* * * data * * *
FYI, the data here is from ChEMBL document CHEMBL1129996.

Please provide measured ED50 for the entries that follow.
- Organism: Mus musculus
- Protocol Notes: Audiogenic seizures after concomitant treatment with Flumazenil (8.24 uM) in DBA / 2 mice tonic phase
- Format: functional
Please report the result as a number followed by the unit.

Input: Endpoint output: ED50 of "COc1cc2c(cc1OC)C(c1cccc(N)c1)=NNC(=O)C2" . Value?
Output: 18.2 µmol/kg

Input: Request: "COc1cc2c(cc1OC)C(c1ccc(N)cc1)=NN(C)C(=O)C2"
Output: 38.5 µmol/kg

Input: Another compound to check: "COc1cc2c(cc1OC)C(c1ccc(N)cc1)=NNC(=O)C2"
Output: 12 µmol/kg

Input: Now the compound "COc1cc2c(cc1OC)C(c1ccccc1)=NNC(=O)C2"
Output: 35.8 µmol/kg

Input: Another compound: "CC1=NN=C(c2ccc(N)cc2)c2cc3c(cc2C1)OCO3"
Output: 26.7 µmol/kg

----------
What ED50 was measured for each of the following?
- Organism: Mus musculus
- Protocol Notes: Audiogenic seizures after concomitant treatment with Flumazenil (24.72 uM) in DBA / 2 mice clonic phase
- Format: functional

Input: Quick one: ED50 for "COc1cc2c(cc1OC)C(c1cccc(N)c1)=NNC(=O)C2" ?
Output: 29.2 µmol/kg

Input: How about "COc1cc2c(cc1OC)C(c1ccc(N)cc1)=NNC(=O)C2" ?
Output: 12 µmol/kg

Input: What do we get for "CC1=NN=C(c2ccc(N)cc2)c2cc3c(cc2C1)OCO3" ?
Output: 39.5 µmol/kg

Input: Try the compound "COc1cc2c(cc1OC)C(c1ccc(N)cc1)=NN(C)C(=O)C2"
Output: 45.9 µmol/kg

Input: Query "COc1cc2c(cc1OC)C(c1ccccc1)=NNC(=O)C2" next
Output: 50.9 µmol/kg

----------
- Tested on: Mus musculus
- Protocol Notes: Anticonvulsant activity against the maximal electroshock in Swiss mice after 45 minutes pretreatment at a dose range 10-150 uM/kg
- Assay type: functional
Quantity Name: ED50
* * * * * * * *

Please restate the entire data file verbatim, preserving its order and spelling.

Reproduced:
FYI, the data here is from ChEMBL document CHEMBL1129996.

Please provide measured ED50 for the entries that follow.
- Organism: Mus musculus
- Protocol Notes: Audiogenic seizures after concomitant treatment with Flumazenil (8.24 uM) in DBA / 2 mice tonic phase
- Format: functional
Please report the result as a number followed by the unit.

Input: Endpoint output: ED50 of "COc1cc2c(cc1OC)C(c1cccc(N)c1)=NNC(=O)C2" . Value?
Output: 18.2 µmol/kg

Input: Request: "COc1cc2c(cc1OC)C(c1ccc(N)cc1)=NN(C)C(=O)C2"
Output: 38.5 µmol/kg

Input: Another compound to check: "COc1cc2c(cc1OC)C(c1ccc(N)cc1)=NNC(=O)C2"
Output: 12 µmol/kg

Input: Now the compound "COc1cc2c(cc1OC)C(c1ccccc1)=NNC(=O)C2"
Output: 35.8 µmol/kg

Input: Another compound: "CC1=NN=C(c2ccc(N)cc2)c2cc3c(cc2C1)OCO3"
Output: 26.7 µmol/kg

----------
What ED50 was measured for each of the following?
- Organism: Mus musculus
- Protocol Notes: Audiogenic seizures after concomitant treatment with Flumazenil (24.72 uM) in DBA / 2 mice clonic phase
- Format: functional

Input: Quick one: ED50 for "COc1cc2c(cc1OC)C(c1cccc(N)c1)=NNC(=O)C2" ?
Output: 29.2 µmol/kg

Input: How about "COc1cc2c(cc1OC)C(c1ccc(N)cc1)=NNC(=O)C2" ?
Output: 12 µmol/kg

Input: What do we get for "CC1=NN=C(c2ccc(N)cc2)c2cc3c(cc2C1)OCO3" ?
Output: 39.5 µmol/kg

Input: Try the compound "COc1cc2c(cc1OC)C(c1ccc(N)cc1)=NN(C)C(=O)C2"
Output: 45.9 µmol/kg

Input: Query "COc1cc2c(cc1OC)C(c1ccccc1)=NNC(=O)C2" next
Output: 50.9 µmol/kg

----------
- Tested on: Mus musculus
- Protocol Notes: Anticonvulsant activity against the maximal electroshock in Swiss mice after 45 minutes pretreatment at a dose range 10-150 uM/kg
- Assay type: functional
Quantity Name: ED50